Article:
As the upward air streams will of course carry some dust particles up with them from the tables, I an exhaust hood 8| is suspended in any suitable manner over each table. These hoods are all In each duct H there is prefer connected to a common duct in which there is an exhaust fan (not shown). Each hood is preferably provided with a main valve 82 for roughly adjusting the suction therethrough. As shown in'Fig. 2, each hood is rectangular when viewed transversely of 'the'table, and is provided near its lower end with a perforated plate 83 that ofiers resistance to the air current entering the hood. With this construction the upward velocity of the air entering the hood is maintained substantially uniform across its width, instead of being so decreased near its sides as to permit dust-laden air to escape therefrom. Each hood is also preferably provided with a plate 84 having several parallel rows of openings therethrough which are regulated in size by underlying independently adjustable valve plates 86. This valve structure is substantially the same as that used in the tables, although the end openings 81 in the valves are larger than the others to aid in increasing the air velocity at the sides of the hood. The purpose of these valves is to permit the suction by each hood to be maintained substantially uniform lengthwise of the underlying table by decreasing it at the central portion of the hood.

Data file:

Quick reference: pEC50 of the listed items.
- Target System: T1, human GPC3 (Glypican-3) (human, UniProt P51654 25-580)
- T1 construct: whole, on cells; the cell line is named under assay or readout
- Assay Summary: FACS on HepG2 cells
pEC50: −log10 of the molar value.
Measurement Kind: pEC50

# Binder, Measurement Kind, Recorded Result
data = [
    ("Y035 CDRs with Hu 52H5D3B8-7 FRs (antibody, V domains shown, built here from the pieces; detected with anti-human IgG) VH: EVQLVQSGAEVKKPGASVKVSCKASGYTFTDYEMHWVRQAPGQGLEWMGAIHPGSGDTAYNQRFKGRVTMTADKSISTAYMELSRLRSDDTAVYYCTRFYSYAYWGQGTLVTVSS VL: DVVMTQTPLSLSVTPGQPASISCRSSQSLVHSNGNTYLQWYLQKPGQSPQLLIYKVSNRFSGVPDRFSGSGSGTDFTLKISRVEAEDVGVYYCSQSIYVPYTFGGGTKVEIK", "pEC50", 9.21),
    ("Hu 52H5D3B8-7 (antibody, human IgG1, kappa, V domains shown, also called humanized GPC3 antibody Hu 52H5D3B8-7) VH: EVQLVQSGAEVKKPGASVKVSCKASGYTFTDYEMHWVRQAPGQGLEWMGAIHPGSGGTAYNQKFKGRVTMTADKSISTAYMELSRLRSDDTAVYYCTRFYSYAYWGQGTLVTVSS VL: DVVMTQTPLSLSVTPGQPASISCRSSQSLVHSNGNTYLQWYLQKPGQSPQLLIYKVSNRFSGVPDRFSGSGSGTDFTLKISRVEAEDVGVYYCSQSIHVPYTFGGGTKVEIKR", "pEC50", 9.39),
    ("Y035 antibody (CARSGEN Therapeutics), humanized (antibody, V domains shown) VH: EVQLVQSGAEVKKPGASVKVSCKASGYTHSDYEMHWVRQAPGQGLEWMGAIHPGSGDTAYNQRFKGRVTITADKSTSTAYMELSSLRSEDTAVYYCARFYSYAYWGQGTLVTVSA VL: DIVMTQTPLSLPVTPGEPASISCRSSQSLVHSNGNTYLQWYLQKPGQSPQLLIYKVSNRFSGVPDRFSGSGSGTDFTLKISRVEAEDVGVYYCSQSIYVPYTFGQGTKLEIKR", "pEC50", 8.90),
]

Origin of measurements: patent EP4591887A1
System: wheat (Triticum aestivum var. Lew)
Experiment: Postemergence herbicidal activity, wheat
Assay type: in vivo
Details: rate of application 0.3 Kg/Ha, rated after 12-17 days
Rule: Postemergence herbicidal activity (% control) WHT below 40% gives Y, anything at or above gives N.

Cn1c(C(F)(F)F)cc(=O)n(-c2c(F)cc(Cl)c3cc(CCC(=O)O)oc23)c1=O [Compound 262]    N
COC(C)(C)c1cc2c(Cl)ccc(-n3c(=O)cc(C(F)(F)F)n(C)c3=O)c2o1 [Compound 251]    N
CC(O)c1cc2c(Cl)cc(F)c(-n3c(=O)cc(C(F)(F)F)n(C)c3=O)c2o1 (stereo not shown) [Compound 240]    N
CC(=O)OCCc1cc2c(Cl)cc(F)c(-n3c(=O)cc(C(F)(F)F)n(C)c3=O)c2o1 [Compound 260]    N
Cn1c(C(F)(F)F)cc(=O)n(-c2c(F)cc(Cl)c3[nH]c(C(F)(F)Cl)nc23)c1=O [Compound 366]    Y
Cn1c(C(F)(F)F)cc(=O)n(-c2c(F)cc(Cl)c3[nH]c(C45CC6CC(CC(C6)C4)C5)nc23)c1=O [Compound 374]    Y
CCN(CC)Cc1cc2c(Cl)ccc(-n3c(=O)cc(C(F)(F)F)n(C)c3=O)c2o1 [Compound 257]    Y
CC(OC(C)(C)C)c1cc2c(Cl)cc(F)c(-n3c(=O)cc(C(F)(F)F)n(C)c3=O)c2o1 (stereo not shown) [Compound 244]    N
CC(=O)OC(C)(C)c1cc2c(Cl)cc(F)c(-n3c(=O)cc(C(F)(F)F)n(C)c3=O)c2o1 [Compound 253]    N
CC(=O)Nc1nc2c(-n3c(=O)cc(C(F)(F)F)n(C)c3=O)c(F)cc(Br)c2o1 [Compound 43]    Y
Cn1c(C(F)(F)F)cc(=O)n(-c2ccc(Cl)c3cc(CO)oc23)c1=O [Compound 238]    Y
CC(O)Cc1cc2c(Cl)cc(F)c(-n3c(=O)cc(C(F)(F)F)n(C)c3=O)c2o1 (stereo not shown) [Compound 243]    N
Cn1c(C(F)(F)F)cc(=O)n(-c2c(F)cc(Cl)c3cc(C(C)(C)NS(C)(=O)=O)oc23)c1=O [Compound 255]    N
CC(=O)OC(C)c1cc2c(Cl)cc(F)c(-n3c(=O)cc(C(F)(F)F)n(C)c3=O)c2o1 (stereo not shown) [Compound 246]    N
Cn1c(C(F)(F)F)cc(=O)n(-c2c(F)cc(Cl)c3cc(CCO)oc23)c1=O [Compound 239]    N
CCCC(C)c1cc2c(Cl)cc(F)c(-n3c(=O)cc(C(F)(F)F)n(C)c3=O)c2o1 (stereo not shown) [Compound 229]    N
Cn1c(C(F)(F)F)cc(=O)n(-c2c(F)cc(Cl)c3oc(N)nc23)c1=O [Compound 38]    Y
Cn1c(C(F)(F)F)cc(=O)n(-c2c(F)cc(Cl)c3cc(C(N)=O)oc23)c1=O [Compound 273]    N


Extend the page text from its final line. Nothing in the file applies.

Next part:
In practicing my invention with the apparatus disclosed herein the raw coal, or other particulate material to be separated, is first presized by screening or the like in order to obtain a size range in which all of the foreign particles to be removed have terminal velocities greater than the upward fluid velocity through the lightest density or pure coal bed in the mixture required to develop mobility of that bed. Although it is the general practice to screen raw coal to divide it into different grades or size ranges for classification purposes, these ranges bear no particular relation to the fluid velocities required in cleaning the mixture. As an example of the application of my invention, assume that raw coal, that has thus been roughly sized so that the smallest particles in the mixture are .1 inch in diameter, is to be cleaned. In accordance with this invention the largest size or coarsest particles that can be included in the feed to the separating apparatus must be determined in order to find the size range of the raw coal particles that can be cleaned satisfactorily. By reference to the graph shown in Fig. 6 it will be seen that a foreign particle of .1 inch diameter and of 1.75 density, which is bone coal, has a terminal velocity in air of about 1700 feet per minute. or course, the foreign particles of greater densities have greater terminal velocities. The solid diagonal line in the graph of Fig. 7 illustrates the approximate upward air velocity through a bed of pure coal of average shape (approximately 1.30 density) necessary to develop mobility of that bed in which the coarsest particles are of any given size. In order that the smallest and lightest foreign particles which it is desired to remove may settle through this upward air current, its velocity must be less than the terminal velocity of those particles; in this example 1700 feet per minute for the smallest bone coal particles. To cause quick stratification or rapid settling of the bone coal when the mixture reaches the last deck, the upward air velocity at that deck might be limited to 1500 or 1600 feet per minute. The Fig. 7 graph shows that with such air velocity the coarsest particles of pure coal that can be in the feed and still persize range is restricted to raw coal particles having a minimum diameter of substantially .1 inch and a maximum diameter of substantially .475 inch. The raw coal should therefore be presized by screening to obtain this size range. By taking a1475 inch particle on the dotted diagonal line in Fig. 7, the approximate number of cubic feet of air required per minute for each square foot of deck space can be found at the right side of the graph.